Local activists sound the alarm a serial killer may be targetting trans women after three women are shot and killed in unsolved crimes hampered by police insensitivity.
There are fears a serial killer is targeting members of the trans community in Jacksonville, Florida after three trans women have been shot and killed since the beginning of February.
Celine Walker (36) was fatally shot in early February inside a hotel room. According to local activists, police misgendered and deadnamed (the practice of referring to a trans person’s birth name instead of their chosen name) Walker, which meant that she was not identified as trans until several days after her death. Speaking at the time of her murder, Jacksonville Sheriff’s Office spokesperson, Chris Hancock, said: “He was a he per legal documents… A lot of people are upset that we haven’t identified her as a female when she wasn’t a female.”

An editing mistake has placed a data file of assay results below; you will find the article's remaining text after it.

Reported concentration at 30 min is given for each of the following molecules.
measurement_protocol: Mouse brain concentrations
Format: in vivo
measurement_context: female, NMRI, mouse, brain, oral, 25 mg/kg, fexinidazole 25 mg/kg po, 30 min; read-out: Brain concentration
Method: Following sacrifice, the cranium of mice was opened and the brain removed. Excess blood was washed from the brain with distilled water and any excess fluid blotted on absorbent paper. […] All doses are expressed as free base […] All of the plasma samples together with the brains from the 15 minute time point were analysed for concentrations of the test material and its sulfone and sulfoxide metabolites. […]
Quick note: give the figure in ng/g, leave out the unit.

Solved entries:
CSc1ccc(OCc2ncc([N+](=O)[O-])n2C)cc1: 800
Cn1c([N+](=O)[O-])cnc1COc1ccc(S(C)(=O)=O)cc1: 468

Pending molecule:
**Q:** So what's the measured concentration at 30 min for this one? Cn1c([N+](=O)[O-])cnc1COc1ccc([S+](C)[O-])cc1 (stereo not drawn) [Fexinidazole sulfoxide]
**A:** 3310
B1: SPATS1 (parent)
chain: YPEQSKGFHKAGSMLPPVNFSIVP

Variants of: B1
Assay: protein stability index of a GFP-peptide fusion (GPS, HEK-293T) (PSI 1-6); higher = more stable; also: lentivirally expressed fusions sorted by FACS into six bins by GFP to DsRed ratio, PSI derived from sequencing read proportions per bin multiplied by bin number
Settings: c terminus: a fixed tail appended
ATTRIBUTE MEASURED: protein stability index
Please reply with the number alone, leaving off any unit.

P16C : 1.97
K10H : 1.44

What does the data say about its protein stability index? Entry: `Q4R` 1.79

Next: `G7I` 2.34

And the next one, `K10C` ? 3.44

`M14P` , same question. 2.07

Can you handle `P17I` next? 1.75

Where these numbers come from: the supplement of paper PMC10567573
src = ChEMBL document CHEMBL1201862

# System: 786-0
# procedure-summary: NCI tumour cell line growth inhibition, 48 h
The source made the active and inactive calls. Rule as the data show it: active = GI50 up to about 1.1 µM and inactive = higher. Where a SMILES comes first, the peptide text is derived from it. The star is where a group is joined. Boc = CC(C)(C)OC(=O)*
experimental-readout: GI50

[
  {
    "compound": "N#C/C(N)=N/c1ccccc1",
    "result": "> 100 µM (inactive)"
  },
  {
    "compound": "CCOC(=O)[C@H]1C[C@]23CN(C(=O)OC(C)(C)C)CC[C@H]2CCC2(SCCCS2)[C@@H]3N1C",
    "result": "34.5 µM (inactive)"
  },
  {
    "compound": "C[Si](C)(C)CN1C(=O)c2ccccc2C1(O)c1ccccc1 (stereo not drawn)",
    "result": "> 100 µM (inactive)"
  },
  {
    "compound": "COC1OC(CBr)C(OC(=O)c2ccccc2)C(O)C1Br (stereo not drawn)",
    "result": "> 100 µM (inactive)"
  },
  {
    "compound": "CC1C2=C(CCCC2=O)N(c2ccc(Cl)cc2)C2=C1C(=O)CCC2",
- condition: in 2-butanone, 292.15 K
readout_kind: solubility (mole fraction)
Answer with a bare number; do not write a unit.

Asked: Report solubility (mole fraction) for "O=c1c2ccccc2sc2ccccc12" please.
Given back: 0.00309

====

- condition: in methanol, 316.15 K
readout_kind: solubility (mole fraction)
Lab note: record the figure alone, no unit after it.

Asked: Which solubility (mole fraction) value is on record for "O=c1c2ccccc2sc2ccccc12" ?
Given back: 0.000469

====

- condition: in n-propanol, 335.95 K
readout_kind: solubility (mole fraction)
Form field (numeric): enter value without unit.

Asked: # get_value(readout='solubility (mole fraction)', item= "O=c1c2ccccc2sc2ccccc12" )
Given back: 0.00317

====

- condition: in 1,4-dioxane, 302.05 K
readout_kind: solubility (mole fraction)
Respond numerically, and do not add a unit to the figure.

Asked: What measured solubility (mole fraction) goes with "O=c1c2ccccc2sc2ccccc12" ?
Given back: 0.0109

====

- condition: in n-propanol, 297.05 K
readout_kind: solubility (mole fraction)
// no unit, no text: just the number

The second victim was Antash’a English (38) who died after being shot in the abdomen from a passing vehicle. Once again she was misgendered and deadnamed by the Jacksonville Sheriff’s Office. Speaking at the time of her death, a friend described her as “an unapologetic, bold and loyal person.”
On Sunday Cathalina Christina James (24) was shot and killed at The Quality Inn. Following a typical pattern, she was also deadnamed and misgendered by the Jacksonville Sheriff’s Office who ignored previous pleas to use victims chosen pronouns and gender.
Aside from being disrespectful, the misgendering of trans people can have a distorting effect on official figures which record violence against trans people. “The transgender community in Jacksonville is frightened. They fear this could be a serial killer or orchestrated violence targeting the community. They do not feel protected on their own streets,” said Gina Duncan of About Equality – a Florida based LGBT+ NGO.
“By misgendering these transgender women, the JSO disrespects their memory and impedes their own investigations. These are out, trans women and that is how they are known in the community. All across the nation, law enforcement agencies have adopted protocols for responding to anti-transgender violence. They recognize that respecting the community builds trust and creates a willingness to share information that may catch a killer.”
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